8 There was no difference in the abilities of the top five classifications (AGES, TNM, EORTC, MACIS and AMES) to predict the prognosis for patients with differentiated thyroid carcinoma, and no statistically significant superiority of any system over the TNM classification was found Brierley JD, Panzarella T, Tsang RW, Gospodarowicz MK & OSullivan B. A comparison of different staging systems predictability of patient outcome. Cancer 1997;79:2414–2423.

9 There is no difference in tumor-specific survival between PTC and FTC when accounting for the presence of metastases, age, tumour size, and the presence of extrathyroidal invasion Verburg A, Mäder U, Luster M & Reiners C. Primary tumor diameter as a risk factor for advanced disease features of differentiated thyroid carcinoma. Clin Endocrinol 2009;71: 291–297

10 Age at presentation is a well-established strong prognostic factor for differentiated thyroid carcinoma Cady B & Rossi R. An expanded view of risk-group definition in differentiated thyroid carcinoma. Surgery 1988;104 :947–953.

11 Gender proved to be of prognostic value for disease-free survival, which was shorter for males than for females Jukkola A, Bloigu R, Ebeling T & Salmela P. Prognostic factors in differentiated thyroid carcinomas and their implications for current staging classifications. Endocrine-Related Cancer 2004;11:571–579

12 Tumor extension beyond the thyroid capsule (pT4) is described as being one of the strongest prognostic factors in DTC, therefore resulting in its use in most staging systems Lerch H, Schober O, Kuwert T & Saur HB. Survival of differentiated thyroid carcinoma studied in 500 patients. J Clin Oncol 1997;15:2067–2075.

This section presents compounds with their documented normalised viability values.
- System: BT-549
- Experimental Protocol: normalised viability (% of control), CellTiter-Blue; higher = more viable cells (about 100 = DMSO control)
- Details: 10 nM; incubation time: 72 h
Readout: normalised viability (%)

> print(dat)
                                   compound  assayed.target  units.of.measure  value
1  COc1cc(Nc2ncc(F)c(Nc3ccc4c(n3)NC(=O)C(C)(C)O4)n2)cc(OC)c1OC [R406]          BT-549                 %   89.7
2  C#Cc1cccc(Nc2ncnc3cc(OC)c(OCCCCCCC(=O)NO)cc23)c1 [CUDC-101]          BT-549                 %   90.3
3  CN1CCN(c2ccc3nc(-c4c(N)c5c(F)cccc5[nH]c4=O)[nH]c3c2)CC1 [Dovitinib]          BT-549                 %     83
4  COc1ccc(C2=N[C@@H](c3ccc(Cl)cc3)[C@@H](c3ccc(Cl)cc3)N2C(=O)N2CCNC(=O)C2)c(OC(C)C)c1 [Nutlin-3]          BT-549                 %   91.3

13 In some, but not all, studies, local lymph node involvement has been associated with an increased risk of tumour recurrence and also with DTC-related mortality Mazzaferri EL & Young EL. Papillarythyroid carcinoma: a 10 year follow-up report of the impact of therapy in 576 patients. Am J Med 1981;70:511–51 In patients > 45 years of age, involvement of cervical lymph nodes was associated with a poorer prognosis in PTC and FTC patients Passler C, Scheuba C, Prager G, Kaczirek K, Kaserer K, Zettinig G, and Niederle B. Prognostic factors of papillary and follicular thyroid cancer: difference in an iodine-replate endemic goiter region. Endocrine-Related Cancer 2004;11:

14 The diameter of the primary tumour is a determinant (independent predictor) for outcome in differentiated thyroid cancer. However, the delineation between low-risk and high-risk tumour size is unsettled. Mazzaferri & Kloos: 4 cm Machens et al.: 2 cm Verburg et al.: 1 cm